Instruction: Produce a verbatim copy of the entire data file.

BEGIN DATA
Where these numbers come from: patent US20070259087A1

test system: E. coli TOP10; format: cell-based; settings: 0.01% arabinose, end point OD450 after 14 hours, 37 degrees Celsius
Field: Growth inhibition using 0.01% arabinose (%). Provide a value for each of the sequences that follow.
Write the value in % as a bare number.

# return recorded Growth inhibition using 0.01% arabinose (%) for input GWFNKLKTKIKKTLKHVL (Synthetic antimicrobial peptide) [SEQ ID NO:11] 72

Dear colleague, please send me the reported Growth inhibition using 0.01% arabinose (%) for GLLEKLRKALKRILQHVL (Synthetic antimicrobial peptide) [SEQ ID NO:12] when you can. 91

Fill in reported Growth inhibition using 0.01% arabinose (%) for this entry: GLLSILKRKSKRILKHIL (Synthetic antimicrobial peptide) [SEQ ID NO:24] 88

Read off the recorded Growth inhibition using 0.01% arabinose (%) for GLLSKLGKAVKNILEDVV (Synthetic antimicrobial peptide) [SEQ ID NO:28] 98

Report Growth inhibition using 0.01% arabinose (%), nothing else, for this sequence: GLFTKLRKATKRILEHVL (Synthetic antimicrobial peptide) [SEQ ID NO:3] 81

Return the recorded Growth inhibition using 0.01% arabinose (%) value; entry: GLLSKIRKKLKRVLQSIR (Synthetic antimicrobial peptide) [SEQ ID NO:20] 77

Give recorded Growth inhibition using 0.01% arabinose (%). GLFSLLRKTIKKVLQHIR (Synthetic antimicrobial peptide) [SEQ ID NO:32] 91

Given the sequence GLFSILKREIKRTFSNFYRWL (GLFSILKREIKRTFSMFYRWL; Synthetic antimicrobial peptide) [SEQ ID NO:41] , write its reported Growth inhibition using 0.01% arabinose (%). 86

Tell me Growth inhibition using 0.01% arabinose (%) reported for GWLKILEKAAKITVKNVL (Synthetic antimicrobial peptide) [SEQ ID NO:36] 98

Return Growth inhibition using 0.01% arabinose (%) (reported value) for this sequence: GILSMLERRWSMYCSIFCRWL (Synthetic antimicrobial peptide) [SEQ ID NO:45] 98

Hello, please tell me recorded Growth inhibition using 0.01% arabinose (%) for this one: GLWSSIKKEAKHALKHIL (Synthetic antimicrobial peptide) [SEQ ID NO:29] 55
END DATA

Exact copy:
Where these numbers come from: patent US20070259087A1

test system: E. coli TOP10; format: cell-based; settings: 0.01% arabinose, end point OD450 after 14 hours, 37 degrees Celsius
Field: Growth inhibition using 0.01% arabinose (%). Provide a value for each of the sequences that follow.
Write the value in % as a bare number.

# return recorded Growth inhibition using 0.01% arabinose (%) for input GWFNKLKTKIKKTLKHVL (Synthetic antimicrobial peptide) [SEQ ID NO:11] 72

Dear colleague, please send me the reported Growth inhibition using 0.01% arabinose (%) for GLLEKLRKALKRILQHVL (Synthetic antimicrobial peptide) [SEQ ID NO:12] when you can. 91

Fill in reported Growth inhibition using 0.01% arabinose (%) for this entry: GLLSILKRKSKRILKHIL (Synthetic antimicrobial peptide) [SEQ ID NO:24] 88

Read off the recorded Growth inhibition using 0.01% arabinose (%) for GLLSKLGKAVKNILEDVV (Synthetic antimicrobial peptide) [SEQ ID NO:28] 98

Report Growth inhibition using 0.01% arabinose (%), nothing else, for this sequence: GLFTKLRKATKRILEHVL (Synthetic antimicrobial peptide) [SEQ ID NO:3] 81

Return the recorded Growth inhibition using 0.01% arabinose (%) value; entry: GLLSKIRKKLKRVLQSIR (Synthetic antimicrobial peptide) [SEQ ID NO:20] 77

Give recorded Growth inhibition using 0.01% arabinose (%). GLFSLLRKTIKKVLQHIR (Synthetic antimicrobial peptide) [SEQ ID NO:32] 91

Given the sequence GLFSILKREIKRTFSNFYRWL (GLFSILKREIKRTFSMFYRWL; Synthetic antimicrobial peptide) [SEQ ID NO:41] , write its reported Growth inhibition using 0.01% arabinose (%). 86

Tell me Growth inhibition using 0.01% arabinose (%) reported for GWLKILEKAAKITVKNVL (Synthetic antimicrobial peptide) [SEQ ID NO:36] 98

Return Growth inhibition using 0.01% arabinose (%) (reported value) for this sequence: GILSMLERRWSMYCSIFCRWL (Synthetic antimicrobial peptide) [SEQ ID NO:45] 98

Hello, please tell me recorded Growth inhibition using 0.01% arabinose (%) for this one: GLWSSIKKEAKHALKHIL (Synthetic antimicrobial peptide) [SEQ ID NO:29] 55